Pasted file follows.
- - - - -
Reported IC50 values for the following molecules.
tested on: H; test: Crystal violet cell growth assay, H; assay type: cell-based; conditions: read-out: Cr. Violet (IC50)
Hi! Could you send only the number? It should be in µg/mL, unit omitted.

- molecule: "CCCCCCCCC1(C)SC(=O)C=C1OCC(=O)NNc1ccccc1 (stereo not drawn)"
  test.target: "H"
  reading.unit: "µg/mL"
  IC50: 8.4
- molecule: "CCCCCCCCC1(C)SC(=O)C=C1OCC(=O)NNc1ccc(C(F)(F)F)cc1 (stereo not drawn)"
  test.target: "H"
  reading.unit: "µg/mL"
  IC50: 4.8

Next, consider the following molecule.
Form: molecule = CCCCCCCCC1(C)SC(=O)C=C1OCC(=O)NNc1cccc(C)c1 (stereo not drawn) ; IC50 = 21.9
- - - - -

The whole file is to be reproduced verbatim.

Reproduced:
Reported IC50 values for the following molecules.
tested on: H; test: Crystal violet cell growth assay, H; assay type: cell-based; conditions: read-out: Cr. Violet (IC50)
Hi! Could you send only the number? It should be in µg/mL, unit omitted.

- molecule: "CCCCCCCCC1(C)SC(=O)C=C1OCC(=O)NNc1ccccc1 (stereo not drawn)"
  test.target: "H"
  reading.unit: "µg/mL"
  IC50: 8.4
- molecule: "CCCCCCCCC1(C)SC(=O)C=C1OCC(=O)NNc1ccc(C(F)(F)F)cc1 (stereo not drawn)"
  test.target: "H"
  reading.unit: "µg/mL"
  IC50: 4.8

Next, consider the following molecule.
Form: molecule = CCCCCCCCC1(C)SC(=O)C=C1OCC(=O)NNc1cccc(C)c1 (stereo not drawn) ; IC50 = 21.9